(Reuters) – Turnout in Iraq’s parliamentary election earlier this month reached 43%, the electoral commission said late on Saturday, a small increase from preliminary results but lower than that in the last election in 2018.
More than 9.6 million people cast their ballots in the Oct. 10 vote, the commission said.
Populist Shi’ite cleric Moqtada al-Sadr said his movement secured the biggest number of seats in the parliament adding that he would not challenge the results.
“We will seek to form (a) non-sectarian and non-ethnic national coalition under the umbrella of reform,” al-Sadr, who opposes all foreign interference and whose main rivals are Iran-allied Shi’ite groups, said in a statement on Saturday.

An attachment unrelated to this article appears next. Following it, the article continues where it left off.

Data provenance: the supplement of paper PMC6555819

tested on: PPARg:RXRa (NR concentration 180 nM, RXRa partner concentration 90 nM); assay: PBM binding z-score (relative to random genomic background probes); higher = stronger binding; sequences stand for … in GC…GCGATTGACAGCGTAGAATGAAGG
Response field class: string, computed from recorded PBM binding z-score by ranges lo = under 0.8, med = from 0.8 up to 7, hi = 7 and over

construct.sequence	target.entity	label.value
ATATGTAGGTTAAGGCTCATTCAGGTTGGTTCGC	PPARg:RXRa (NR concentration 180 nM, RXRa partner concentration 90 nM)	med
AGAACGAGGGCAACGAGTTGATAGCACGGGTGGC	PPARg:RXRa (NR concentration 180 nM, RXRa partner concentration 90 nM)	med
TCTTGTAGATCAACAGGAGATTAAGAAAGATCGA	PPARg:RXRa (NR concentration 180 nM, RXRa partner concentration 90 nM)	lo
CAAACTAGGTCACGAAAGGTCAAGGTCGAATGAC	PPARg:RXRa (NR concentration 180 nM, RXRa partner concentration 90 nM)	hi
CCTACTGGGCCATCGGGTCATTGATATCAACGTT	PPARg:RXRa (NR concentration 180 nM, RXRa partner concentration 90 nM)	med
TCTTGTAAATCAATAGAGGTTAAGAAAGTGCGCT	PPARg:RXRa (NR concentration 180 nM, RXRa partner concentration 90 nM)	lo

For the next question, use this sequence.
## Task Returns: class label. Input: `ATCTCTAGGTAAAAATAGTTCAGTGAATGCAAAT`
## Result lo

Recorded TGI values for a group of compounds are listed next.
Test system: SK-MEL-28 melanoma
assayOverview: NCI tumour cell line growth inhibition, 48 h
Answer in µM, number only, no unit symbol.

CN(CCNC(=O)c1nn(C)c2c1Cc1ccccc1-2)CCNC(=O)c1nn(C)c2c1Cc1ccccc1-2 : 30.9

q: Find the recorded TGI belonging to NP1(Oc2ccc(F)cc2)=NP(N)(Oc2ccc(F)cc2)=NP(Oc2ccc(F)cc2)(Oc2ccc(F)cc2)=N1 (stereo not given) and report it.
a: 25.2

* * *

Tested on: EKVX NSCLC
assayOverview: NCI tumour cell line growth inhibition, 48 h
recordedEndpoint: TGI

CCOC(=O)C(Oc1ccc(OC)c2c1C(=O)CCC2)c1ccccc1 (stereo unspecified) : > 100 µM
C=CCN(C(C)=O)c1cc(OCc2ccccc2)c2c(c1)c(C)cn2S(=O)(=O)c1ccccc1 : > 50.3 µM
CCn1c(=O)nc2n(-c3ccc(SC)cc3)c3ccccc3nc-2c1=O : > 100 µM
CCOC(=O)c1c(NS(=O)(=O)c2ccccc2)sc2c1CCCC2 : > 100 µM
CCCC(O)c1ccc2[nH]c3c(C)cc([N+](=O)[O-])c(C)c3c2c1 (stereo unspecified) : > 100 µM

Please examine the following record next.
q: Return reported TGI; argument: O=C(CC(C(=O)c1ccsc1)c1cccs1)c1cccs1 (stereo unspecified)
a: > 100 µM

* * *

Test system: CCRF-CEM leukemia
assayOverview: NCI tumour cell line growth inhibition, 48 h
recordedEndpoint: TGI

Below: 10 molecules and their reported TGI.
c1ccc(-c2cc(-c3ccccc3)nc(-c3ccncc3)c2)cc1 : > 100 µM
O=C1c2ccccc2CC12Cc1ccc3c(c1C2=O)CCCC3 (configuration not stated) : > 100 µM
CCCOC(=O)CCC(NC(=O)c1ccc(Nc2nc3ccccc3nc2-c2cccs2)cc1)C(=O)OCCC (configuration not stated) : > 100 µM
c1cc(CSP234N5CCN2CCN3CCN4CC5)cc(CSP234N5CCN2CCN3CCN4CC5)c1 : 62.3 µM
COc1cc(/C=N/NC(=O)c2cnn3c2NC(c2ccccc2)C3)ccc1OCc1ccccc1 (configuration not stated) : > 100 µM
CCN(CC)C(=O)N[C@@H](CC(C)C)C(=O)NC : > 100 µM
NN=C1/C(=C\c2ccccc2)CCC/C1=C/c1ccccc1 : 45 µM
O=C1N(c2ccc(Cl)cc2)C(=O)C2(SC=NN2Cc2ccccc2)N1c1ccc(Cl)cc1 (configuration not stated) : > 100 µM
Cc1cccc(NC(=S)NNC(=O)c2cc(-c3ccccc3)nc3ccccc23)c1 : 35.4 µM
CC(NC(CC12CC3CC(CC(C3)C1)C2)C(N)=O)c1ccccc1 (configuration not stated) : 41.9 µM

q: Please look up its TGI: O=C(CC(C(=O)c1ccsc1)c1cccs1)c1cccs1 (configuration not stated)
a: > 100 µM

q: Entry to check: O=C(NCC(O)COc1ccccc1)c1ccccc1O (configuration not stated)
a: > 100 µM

The electoral commission had previously said on Oct. 10 that turnout was 41% in preliminary results. In the last election in 2018, total turnout was 44.5%.
Prime Minister Mustafa al-Kadhimi is not running for re-election, but negotiations after the vote could yet see him get a second term. Kadhimi, who is viewed as friendly to the West, has no party to back him.
At least 167 parties and more than 3,200 candidates are competing for parliament’s 329 seats, according to the election commission.
(Reporting by Ahmed Tolba and Moaz Abd-Alaziz; editing by Jonathan Oatis)